The last week has felt like three weeks rolled into one. The pace has been intense, with so much back and forth, up and down, several bumpy bus rides, and too many moto rides in the incessant August downpour. I spent the weekend in Sihanouk Ville, a coastal city that is known, by most, for its promise of self-indulgence and abandon. But it was no vacation for me. I went there to meet with families evicted from the ongoing Asian Development Bank's Greater Mekong Sub-Region project, which aims to rehabilitate Cambodia's now-derelict railway system.

Fortunately, there were still lovely moments amid all the heartbreaking stories. (Yes, we have established that I have a weak heart.) For example, I will never complain about having to eat grilled lobster and prawns for lunch, or about being able to end a long day with a book in hand, my toes burrowing into the sandy beach, and my colleagues and a crimson sunset accompanying me, or about being able to see this country from an entirely unique perspective. And, of course, there was the requisite rabblerousing -- an evening of hijinks and karaoke that still makes me chuckle. (Prior to living in Cambodia, I never did karaoke.)

Tuesday, August 17, 2010


This small, $0.75 USD tart seems very ordinary at first glance. Certainly, it wouldn't be my first choice, not with the orange creme sitting next to it. But, as Rachel promised, under its raspberry goodness, there's rich, dark chocolate hiding. The combo. Perfect. The deserts at The Shop make me happy.

I welcome any bit of happy right now. This week has been tough, and I feel tired. My Aussie flatmate just told me that he has to fly back to Melbourne to have a medical condition checked out. I am terribly worried about him, but I believe being surrounded by family and friends will do him good. And, I've been told the hospitals in Phnom Penh should be frequented for minor ailments only. Most people fly to Bangkok for any major treatment. That is just one reality of life here.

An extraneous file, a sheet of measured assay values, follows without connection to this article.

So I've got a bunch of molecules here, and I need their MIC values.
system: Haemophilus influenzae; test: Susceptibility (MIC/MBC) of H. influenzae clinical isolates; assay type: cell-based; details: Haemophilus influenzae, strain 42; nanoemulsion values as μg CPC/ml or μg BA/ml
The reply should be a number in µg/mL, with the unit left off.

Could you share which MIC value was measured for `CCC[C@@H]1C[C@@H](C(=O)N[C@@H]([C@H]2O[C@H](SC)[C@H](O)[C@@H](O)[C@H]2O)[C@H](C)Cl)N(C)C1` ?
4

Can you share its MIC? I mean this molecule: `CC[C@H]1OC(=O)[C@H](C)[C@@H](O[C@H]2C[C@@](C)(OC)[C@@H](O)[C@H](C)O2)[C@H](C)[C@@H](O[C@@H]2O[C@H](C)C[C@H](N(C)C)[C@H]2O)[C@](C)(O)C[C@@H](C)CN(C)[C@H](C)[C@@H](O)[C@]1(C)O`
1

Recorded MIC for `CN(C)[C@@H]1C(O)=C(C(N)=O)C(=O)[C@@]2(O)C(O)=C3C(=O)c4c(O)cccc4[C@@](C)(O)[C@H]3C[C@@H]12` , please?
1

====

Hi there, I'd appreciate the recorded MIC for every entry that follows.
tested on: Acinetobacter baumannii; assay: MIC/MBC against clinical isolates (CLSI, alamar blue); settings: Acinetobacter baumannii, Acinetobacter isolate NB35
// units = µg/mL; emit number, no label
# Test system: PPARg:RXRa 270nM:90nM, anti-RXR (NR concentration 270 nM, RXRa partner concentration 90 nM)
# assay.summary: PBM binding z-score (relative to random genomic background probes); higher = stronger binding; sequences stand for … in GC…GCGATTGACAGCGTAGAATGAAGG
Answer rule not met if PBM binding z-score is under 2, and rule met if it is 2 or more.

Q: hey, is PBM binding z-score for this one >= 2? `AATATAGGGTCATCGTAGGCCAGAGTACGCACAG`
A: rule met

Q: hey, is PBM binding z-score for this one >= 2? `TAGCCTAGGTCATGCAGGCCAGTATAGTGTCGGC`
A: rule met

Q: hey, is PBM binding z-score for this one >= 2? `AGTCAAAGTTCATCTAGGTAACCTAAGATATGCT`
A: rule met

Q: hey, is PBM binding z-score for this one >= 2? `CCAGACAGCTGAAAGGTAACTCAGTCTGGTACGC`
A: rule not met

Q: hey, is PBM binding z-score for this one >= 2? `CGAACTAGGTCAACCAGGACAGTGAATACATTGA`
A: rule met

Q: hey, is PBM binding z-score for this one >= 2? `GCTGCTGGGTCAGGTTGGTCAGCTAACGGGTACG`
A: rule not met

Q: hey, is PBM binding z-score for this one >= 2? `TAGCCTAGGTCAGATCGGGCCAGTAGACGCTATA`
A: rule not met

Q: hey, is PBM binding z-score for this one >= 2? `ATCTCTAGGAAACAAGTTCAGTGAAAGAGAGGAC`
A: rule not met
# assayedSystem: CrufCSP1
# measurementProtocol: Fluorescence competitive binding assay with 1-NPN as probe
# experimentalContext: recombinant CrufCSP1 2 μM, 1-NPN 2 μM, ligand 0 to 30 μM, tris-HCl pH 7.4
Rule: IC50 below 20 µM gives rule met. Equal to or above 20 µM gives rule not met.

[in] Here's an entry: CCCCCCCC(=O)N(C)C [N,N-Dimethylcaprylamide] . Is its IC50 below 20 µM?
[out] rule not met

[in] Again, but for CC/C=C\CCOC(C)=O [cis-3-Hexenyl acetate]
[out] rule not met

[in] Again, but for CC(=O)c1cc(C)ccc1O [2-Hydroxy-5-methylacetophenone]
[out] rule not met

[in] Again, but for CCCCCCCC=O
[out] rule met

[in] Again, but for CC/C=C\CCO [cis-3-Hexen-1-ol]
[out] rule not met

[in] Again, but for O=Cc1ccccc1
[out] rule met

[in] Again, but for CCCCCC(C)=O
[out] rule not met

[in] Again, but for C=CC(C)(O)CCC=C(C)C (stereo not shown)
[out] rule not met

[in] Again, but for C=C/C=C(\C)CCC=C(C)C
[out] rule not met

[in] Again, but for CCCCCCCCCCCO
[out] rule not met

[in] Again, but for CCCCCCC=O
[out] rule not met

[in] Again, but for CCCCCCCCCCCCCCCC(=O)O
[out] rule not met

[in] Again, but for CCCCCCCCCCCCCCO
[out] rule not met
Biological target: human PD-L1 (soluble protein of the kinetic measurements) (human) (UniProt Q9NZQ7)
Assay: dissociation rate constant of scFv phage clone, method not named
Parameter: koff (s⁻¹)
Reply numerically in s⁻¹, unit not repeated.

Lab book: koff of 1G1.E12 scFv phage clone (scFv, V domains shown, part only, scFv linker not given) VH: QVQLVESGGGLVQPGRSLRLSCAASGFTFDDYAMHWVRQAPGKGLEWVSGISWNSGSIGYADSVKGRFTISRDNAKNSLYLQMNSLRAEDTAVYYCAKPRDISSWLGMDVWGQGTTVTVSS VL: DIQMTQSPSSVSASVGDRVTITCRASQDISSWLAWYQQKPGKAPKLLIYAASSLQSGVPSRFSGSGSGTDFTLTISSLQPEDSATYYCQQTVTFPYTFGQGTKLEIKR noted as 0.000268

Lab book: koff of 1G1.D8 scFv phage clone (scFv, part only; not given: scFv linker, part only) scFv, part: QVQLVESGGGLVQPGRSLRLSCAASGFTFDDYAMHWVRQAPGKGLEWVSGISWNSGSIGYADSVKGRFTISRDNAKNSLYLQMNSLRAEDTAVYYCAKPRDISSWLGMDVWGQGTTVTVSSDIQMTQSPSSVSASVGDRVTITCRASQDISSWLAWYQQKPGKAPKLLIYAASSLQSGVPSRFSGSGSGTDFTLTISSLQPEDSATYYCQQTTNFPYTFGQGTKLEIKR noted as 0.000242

A virtual hug to Samosas for the virtual chat yesterday!


Sunday Scrabble at Monument Books. Very serious business.

Saturday, August 14, 2010


via American Presidents Line

We are halfway through August! Can you believe it?

August: The month that marks nearly four months since I've been home. The month of many goodbyes. The month of my sister's birthday. The month of my best friend's birthday. The month of my late grandpa Felipe's birthday, my grandpa who, travelled by ship, to the United States when he was 16 years old, alone and afraid, yet unable to resist the lure of a new country; my grandpa, who visited the Philippines every few years, now and then, via the American Presidents Line's Trans-Pacific route. The company now dabbles in commercial trade, but once, a long, long time ago, its ships were part of a fleet that ferried people across oceans, to and from different worlds.

Thursday, August 12, 2010

From Russia

via Olya Ivanova

Olya Ivanova visits small Russian towns and documents their traditions with her skilled eye. Lovely.